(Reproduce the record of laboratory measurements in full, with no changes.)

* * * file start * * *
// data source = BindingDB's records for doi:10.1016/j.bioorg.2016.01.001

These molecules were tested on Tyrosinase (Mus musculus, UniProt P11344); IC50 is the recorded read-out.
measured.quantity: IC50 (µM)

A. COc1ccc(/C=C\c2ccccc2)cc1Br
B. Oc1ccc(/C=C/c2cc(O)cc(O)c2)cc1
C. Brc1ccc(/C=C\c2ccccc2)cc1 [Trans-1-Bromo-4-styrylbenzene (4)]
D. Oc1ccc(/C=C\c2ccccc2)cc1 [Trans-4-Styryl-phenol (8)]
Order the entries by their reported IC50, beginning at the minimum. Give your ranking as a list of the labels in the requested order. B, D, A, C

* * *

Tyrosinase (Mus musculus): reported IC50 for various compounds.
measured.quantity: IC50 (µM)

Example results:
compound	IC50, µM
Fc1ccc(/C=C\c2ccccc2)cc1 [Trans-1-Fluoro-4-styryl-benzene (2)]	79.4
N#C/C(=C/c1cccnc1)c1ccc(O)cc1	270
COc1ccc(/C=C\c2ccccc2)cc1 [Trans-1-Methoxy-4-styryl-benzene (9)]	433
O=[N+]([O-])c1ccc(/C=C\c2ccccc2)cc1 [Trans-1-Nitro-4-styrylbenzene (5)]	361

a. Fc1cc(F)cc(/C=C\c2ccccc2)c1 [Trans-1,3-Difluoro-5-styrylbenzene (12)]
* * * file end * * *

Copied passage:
// data source = BindingDB's records for doi:10.1016/j.bioorg.2016.01.001

These molecules were tested on Tyrosinase (Mus musculus, UniProt P11344); IC50 is the recorded read-out.
measured.quantity: IC50 (µM)

A. COc1ccc(/C=C\c2ccccc2)cc1Br
B. Oc1ccc(/C=C/c2cc(O)cc(O)c2)cc1
C. Brc1ccc(/C=C\c2ccccc2)cc1 [Trans-1-Bromo-4-styrylbenzene (4)]
D. Oc1ccc(/C=C\c2ccccc2)cc1 [Trans-4-Styryl-phenol (8)]
Order the entries by their reported IC50, beginning at the minimum. Give your ranking as a list of the labels in the requested order. B, D, A, C

* * *

Tyrosinase (Mus musculus): reported IC50 for various compounds.
measured.quantity: IC50 (µM)

Example results:
compound	IC50, µM
Fc1ccc(/C=C\c2ccccc2)cc1 [Trans-1-Fluoro-4-styryl-benzene (2)]	79.4
N#C/C(=C/c1cccnc1)c1ccc(O)cc1	270
COc1ccc(/C=C\c2ccccc2)cc1 [Trans-1-Methoxy-4-styryl-benzene (9)]	433
O=[N+]([O-])c1ccc(/C=C\c2ccccc2)cc1 [Trans-1-Nitro-4-styrylbenzene (5)]	361

a. Fc1cc(F)cc(/C=C\c2ccccc2)c1 [Trans-1,3-Difluoro-5-styrylbenzene (12)]